Saturday, 4 January 2020

You Can't Say That On Television

For those in the Winnipeg Jets' region of the world, TSN carries all of the regionally-broadcast games for the Winnipeg Jets. The colour analyst for these broadcasts is former Spokane Chief and NHLer Kevin Sawyer. Sawyer, who played just 18 games in the BCJHL before graduating to the WHL, logged 176 games for the Chiefs in the WHL with most of those playing minutes spent either on the bench or in the penalty box. As seen on the lede image, Sawyer was an enforcer for the club before returning after his playing days ended as an assistant coach in 2005 as the second man to head coach Bill Peters.

That last statement may raise eyebrows after what went down with Bill Peters in the NHL during his head coaching stint in Carolina, but there have been very few comments on how Bill Peters ran his team while he was in Spokane. After spending a year at the University of Lethbridge, Peters returned to Spokane and hired Sawyer as his assistant coach, making him first former Chiefs player to return to the team as a full-time coach.

Everything during his time in Spokane seemed rather innocuous as Sawyer spent two years behind the bench with Peters before resigning in 2006 for "issues unrelated to hockey". I'll give Sawyer the benefit of the doubt by saying that family should be one's priority in life, so what he said today on today's broadcast of the game between the Winnipeg Jets and Minnesota Wild comes as across as both shocking and unacceptable.
Wait, what?!? Kevin Sawyer just admitted to hazing a youth hockey player on TSN for everyone to hear like it's no big deal!

Let me repeat what I wrote above in a different context: in 2005, as an assistant coach of the WHL's Spokane Chiefs, Kevin Sawyer either was aware of or participated in the saran-wrapping of 15 year-old rookie defenceman Jared Spurgeon to a pillar in Spokane Arena some six-feet off the ground. Most coaches would categorically deny any knowledge of hazing or activities resembling hazing, yet Kevin Sawyer just threw the entire team, Bill Peters, and the Spokane Chiefs organization under the bus when it comes to questionable activities like saran-wrapping a 15 year-old to a pillar six-feet off the ground.

You might ask why this would put all of the team, Peters, and the organization under the microscope. I'll break this down into three parts:
  1. If Sawyer was the assistant coach, he didn't stop this activity from happening, meaning that he allowed a hazing incident performed by the players of the Chiefs on a minor - Spurgeon was 15 years-old! - without intervening. That's Strike 1.
  2. If Sawyer, as the assistant coach, was aware of Spurgeon being targeted for a hazing incident, it's not a stretch to say that head coach Bill Peters was also aware of this happening. Peters, as we've seen in his time with the Hurricanes, engaged in questionable behaviour as a head coach, so there's no reason to believe that he had no knowledge of Spurgeon being hazed nor is there any evidence of him punishing those who committed the acts of hazing. He's complicit in this whether he likes it or not as it's his team and his coach who did or allowed the hazing. Strike 2 has been called.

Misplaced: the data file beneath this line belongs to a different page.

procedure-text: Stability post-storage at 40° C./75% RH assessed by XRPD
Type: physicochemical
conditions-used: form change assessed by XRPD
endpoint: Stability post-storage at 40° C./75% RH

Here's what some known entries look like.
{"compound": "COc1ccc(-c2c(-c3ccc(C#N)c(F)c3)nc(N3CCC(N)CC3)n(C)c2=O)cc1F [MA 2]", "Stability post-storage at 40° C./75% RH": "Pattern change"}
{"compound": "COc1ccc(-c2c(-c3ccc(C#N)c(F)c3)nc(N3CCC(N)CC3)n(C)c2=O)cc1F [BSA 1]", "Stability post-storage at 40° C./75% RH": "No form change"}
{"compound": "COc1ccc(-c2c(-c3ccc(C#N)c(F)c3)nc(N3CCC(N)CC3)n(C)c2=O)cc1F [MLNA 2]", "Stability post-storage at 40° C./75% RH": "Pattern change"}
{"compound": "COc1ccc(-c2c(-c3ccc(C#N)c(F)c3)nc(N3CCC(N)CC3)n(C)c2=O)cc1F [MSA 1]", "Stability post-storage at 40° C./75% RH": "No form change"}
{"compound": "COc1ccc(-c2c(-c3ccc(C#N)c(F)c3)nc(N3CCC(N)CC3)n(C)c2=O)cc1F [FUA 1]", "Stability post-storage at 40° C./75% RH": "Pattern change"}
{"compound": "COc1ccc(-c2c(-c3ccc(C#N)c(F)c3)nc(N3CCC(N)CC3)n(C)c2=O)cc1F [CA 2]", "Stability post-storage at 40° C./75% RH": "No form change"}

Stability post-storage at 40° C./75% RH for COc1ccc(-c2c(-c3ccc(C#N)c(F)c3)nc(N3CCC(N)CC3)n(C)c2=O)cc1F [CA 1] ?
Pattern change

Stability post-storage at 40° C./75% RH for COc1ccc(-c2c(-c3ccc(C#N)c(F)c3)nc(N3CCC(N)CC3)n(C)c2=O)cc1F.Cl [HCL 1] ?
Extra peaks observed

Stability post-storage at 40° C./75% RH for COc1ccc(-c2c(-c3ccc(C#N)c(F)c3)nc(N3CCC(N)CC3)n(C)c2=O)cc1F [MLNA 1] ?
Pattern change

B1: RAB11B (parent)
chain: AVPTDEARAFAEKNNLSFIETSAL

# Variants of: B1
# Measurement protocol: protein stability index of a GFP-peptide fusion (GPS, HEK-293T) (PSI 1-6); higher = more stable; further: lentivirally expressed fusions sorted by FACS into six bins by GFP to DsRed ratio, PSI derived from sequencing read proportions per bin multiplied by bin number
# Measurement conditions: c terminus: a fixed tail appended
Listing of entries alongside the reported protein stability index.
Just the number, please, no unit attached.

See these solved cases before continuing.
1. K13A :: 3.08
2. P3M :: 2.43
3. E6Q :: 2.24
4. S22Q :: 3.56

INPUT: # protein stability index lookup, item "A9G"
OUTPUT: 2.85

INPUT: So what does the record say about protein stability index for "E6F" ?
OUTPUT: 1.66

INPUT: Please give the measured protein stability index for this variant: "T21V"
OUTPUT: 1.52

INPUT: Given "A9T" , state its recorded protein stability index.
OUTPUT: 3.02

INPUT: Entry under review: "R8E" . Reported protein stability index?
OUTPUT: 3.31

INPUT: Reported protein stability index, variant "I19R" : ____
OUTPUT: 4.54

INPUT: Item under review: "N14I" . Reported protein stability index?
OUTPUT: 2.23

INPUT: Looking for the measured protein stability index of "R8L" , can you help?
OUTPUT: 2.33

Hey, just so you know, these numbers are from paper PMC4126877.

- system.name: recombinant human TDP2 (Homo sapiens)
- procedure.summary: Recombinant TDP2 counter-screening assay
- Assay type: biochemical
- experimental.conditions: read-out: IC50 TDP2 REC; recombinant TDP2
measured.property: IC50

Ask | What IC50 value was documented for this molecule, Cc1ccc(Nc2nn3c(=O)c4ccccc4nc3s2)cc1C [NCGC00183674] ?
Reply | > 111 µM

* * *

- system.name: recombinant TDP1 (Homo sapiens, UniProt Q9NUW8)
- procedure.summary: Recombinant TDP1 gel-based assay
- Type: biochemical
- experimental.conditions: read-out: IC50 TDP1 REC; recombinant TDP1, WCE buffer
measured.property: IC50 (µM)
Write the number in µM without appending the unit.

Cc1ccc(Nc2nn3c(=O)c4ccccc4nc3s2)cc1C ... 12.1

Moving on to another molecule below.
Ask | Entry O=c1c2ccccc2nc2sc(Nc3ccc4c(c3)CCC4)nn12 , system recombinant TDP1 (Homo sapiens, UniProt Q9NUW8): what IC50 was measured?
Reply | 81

3. The Spokane Chiefs are also complicit in this act of hazing as there seemingly was no punishment for anyone under their watch. It's likely that the story of Spurgeon being saran-wrapped to the pillar in the rink made its rounds of the arena, so it simply isn't plausible that the management of the Spokane Chiefs weren't aware of this incident. That's Strike 3.
I can hear people already murmuring that 2005 was a long time ago and that times have changed and how "boys will be boys," but just because you or I don't feel there's a problem doesn't mean that 15 year-old Jared Spurgeon was ok with this incident. To make matters worse, the people that Spurgeon was asked to entrust with his safety on this team in his head coach and assistant coach are involved in the hazing incident. If you're Jared Spurgeon, what options do you have even if you felt uncomfortable with this?

The answer is none, and that's why this hazing admission by Sawyer on television is so damning. I don't want to hear the excuses of "well, it happened to me" because letting it happen over and over and over again doesn't make it right. It just perpetuates generations of hazing incidents that need to stop. Humiliation and disrespect are at the heart of hazing incidents, and hanging a 15 year-old kid six-feet off the ground by saran-wrapping him to a pillar is both humiliating and disrespectful.

As for Kevin Sawyer, I would expect him to make a formal apology to Jared Spurgeon for his actions and to anyone else who has endured similar acts of hazing under his watch or through his participation. I'll let TSN decide what to do with Sawyer regarding his employment after making this admission on television, but if we follow the trend in the sports world regarding those who have been involved with hazing incidents a suspension would be the bare minimum punishment faced while outright dismissal seems like the more common approach by teams dealing with people embroiled in these incidents.

Nothing seemed to go right for the Jets today in Minnesota, but it was nothing compared to the quagmire that happened in the broadcast booth. Here's hoping that the Jets, TSN, and Kevin Sawyer can find an appropriate way to resolve this matter, especially when it comes to an apology to any and all players who may have been subjected to incidents while Sawyer was a coach in the WHL.

Until next time, keep your sticks on the ice!

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